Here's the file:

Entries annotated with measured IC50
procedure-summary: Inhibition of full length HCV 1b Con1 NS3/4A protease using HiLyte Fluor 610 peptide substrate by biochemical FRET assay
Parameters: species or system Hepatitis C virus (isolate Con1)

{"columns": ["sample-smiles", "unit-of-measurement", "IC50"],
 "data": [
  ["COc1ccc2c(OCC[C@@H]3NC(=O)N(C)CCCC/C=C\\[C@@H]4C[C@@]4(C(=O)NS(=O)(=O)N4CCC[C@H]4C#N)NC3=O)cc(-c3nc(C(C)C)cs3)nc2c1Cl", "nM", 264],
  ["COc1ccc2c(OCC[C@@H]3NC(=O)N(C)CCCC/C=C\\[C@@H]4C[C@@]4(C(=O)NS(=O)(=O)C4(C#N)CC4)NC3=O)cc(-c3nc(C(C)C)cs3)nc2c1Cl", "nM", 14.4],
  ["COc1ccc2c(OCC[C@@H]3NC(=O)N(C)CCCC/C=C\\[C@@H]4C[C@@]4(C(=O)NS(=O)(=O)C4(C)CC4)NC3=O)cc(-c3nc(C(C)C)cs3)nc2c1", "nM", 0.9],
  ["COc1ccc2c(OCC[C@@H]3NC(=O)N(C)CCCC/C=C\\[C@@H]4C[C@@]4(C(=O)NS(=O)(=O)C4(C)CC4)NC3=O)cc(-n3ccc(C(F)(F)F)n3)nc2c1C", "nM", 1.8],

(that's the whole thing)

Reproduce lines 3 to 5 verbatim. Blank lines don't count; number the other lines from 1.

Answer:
Parameters: species or system Hepatitis C virus (isolate Con1)

{"columns": ["sample-smiles", "unit-of-measurement", "IC50"],
 "data": [